Tuesday, October 4, 2016

I Should Read My Own Book!

After yesterday’s article posted, I had this nagging feeling that I’d overlooked something about these extra-long tops which have turned up on two Eversharps in my collection:

I did.

I thought it would be worth thumbing through American Writing Instrument Patents Volume 2: 1911-1945 to see if maybe Wahl took out a patent on this top, and maybe that patent would shed some light on what purpose this might have served.

It did.

In the assignee section, I found this one among those patents assigned to Wahl:

On December 26, 1922, John C. Wahl applied for a patent for a “fastening device to be used in connection with mechanical pencils, fountain pens and the like,” which was issued on August 26, 1924 as number 1,506,207.  The purpose for the invention was “to provide a means whereby a mechanical pencil or the like may be quickly detached from a chain or ribbon, so that the user may not be hampered by having the chain or ribbon dangling from the pencil or the like while using the same.”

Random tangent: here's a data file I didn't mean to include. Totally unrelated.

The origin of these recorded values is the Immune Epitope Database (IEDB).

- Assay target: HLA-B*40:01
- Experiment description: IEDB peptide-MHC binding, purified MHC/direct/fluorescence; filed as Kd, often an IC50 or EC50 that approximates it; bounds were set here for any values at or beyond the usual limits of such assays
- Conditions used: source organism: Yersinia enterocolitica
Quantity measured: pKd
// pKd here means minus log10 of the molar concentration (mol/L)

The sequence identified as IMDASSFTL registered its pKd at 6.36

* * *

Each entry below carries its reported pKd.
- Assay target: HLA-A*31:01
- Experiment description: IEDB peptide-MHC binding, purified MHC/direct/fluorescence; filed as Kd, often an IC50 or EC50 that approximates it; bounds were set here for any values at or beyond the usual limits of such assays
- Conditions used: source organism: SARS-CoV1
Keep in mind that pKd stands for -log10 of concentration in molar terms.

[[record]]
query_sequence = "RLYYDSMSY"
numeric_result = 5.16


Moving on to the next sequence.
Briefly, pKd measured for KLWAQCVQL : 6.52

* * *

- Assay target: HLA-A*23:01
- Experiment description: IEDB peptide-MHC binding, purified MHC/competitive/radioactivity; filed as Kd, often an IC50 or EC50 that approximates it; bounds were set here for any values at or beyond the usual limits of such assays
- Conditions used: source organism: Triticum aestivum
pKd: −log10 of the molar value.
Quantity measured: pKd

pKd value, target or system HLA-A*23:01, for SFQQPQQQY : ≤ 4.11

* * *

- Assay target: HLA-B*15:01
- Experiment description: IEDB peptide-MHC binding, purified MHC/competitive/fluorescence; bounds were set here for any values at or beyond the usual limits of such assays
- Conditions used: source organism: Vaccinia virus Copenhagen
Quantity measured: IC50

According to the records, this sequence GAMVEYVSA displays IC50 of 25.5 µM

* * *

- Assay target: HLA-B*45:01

Could that be what this is?  There was only way to find out, and I cringed at the thought of being wrong and destroying the only example I have with the ringtop intact – but I had to know.  I pulled, very gently, on the top ring, and . . .

I’ll be damned.  It’s a quick-release ringtop.

As for the extra-long top on my full sized model, when I inserted the detachable ring into the hole . . .

A perfect fit.  Does that mean my full sized example has the wrong cap, taken from a ringtop long missing the top?  Possibly - although it’s still possible this feature was used to secure fraternal emblems or other top treatments in the same fashion.


Matt said...

If you have a touch screen, you can zoom in on the hole in the gold cap in the second photo and see one side of the spring as shown in figure 7 of the patent.

Historian said...

Fascinating. And, thanks for going the extra mile!